But in contrast to his predecessor Hillary Clinton, Biden succeeds in convincing the white working class better, writes the “Washington Post”. He takes a more moderate stance on the future of the oil, gas and coal industries. He is more approachable, someone who is trusted to have a beer with the workers after work. His team attaches great importance to maintaining good contacts with trade union representatives in the industry.

In the TV debate on Thursday evening, Biden also turned the focus away from jobs and wealth, towards health and safety. The people who live near power plants, fracking sites and oil refineries don’t care that they make a lot of money. It is important that they do not get sick from toxins in the air and other things. An aspect that the entrepreneur Trump, who wants to convince voters above all with a strong economy, does not go into.

For his statements, Biden also has to take criticism from within his own ranks. House Democratic MP, Kendra Horn, tweeted that she disagreed with him on the issue. “We have to stand up for the oil and gas industry.” An approach would have to be pursued that takes into account all energy sources, is customer-friendly, takes energy independence into account and secures jobs. Horn is from Oklahoma. After the debate, Biden felt compelled to make it clear once again that he did not intend to ban fossil fuels. He will hold onto them “for a long time”. If his approach catches on, he could at least convince the people of Pennsylvania. Four years ago, the majority of them voted for Trump.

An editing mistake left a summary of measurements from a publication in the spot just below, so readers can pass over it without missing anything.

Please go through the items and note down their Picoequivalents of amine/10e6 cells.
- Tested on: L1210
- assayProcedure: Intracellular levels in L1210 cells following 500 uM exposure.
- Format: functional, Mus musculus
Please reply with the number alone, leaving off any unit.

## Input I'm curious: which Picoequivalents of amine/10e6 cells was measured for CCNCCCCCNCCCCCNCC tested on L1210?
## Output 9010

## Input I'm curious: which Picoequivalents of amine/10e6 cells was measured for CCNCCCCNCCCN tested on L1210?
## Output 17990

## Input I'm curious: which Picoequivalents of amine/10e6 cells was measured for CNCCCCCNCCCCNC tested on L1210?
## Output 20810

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Author: Killian Jones
Graduated From Princeton University.He has been at the USTV since 2017.
Function: Chief-Editor